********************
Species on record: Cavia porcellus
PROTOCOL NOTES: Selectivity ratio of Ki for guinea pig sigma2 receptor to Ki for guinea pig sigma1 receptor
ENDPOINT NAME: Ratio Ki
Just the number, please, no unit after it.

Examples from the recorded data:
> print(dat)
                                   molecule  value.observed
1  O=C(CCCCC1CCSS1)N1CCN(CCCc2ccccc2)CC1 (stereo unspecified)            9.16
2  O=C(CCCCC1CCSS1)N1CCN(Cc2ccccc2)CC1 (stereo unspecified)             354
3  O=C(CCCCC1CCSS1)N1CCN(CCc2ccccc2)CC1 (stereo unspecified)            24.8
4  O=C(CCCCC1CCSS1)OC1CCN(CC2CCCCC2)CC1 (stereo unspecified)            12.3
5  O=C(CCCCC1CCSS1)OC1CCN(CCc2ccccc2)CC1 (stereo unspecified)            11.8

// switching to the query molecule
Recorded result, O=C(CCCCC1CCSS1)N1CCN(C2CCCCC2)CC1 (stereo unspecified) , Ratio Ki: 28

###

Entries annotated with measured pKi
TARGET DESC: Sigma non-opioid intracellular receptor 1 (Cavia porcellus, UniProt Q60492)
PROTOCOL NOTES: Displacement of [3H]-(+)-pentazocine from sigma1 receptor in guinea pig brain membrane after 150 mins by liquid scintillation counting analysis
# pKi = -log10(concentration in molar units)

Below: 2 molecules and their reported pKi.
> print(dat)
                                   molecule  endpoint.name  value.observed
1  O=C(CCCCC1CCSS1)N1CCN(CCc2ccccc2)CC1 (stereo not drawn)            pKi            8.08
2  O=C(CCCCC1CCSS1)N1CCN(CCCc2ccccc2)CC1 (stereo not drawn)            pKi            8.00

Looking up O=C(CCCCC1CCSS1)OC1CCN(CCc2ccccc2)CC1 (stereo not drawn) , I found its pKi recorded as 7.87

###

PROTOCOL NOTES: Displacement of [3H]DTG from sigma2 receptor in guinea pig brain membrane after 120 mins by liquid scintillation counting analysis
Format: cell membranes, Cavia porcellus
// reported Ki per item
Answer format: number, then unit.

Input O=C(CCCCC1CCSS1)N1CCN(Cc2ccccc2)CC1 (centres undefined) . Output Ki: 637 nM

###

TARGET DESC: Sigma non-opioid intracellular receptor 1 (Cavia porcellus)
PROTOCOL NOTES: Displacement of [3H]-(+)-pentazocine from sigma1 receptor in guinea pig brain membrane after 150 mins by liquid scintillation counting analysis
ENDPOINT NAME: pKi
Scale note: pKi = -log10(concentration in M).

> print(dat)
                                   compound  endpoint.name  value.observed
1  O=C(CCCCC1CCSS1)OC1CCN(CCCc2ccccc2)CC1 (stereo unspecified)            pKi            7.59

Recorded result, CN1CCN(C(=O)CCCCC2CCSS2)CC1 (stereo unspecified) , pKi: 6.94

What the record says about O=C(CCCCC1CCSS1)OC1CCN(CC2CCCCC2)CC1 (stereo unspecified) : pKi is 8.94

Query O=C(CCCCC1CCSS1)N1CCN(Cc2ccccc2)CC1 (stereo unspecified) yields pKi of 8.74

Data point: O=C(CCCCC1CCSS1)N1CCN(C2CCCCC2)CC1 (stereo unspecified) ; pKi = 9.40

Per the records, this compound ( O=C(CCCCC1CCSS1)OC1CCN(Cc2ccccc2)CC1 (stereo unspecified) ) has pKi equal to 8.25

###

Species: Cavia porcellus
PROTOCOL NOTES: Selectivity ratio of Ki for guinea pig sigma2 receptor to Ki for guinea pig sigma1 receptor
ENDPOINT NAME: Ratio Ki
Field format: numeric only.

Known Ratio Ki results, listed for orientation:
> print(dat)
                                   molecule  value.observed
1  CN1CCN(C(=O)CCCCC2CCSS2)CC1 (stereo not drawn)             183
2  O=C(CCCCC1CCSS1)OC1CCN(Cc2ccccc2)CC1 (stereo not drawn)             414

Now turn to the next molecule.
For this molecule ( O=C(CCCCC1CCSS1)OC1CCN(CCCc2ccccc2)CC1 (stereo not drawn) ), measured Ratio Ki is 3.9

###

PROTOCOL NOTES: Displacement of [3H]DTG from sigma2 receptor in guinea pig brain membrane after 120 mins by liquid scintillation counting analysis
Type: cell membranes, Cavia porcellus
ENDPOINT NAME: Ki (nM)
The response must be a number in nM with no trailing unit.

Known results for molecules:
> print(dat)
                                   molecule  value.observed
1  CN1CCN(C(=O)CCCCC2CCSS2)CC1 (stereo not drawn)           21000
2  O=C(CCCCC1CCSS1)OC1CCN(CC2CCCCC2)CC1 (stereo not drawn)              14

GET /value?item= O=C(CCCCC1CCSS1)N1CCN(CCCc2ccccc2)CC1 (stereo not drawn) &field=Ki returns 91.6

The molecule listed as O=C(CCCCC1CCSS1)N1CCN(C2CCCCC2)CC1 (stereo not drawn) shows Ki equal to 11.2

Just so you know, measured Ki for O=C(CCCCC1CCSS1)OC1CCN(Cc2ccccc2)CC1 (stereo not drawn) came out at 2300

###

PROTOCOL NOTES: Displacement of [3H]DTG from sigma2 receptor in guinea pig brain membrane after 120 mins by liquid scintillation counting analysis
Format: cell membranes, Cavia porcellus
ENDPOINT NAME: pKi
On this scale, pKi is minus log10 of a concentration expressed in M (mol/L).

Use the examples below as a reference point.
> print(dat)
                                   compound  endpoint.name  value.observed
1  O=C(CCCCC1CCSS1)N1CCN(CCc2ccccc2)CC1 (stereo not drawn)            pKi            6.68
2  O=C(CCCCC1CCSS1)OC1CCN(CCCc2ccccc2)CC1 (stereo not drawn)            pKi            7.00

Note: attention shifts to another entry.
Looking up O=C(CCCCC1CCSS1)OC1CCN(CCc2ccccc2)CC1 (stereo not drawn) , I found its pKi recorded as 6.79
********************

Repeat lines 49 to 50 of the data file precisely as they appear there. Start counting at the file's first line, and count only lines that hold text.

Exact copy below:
Field format: numeric only.

Known Ratio Ki results, listed for orientation: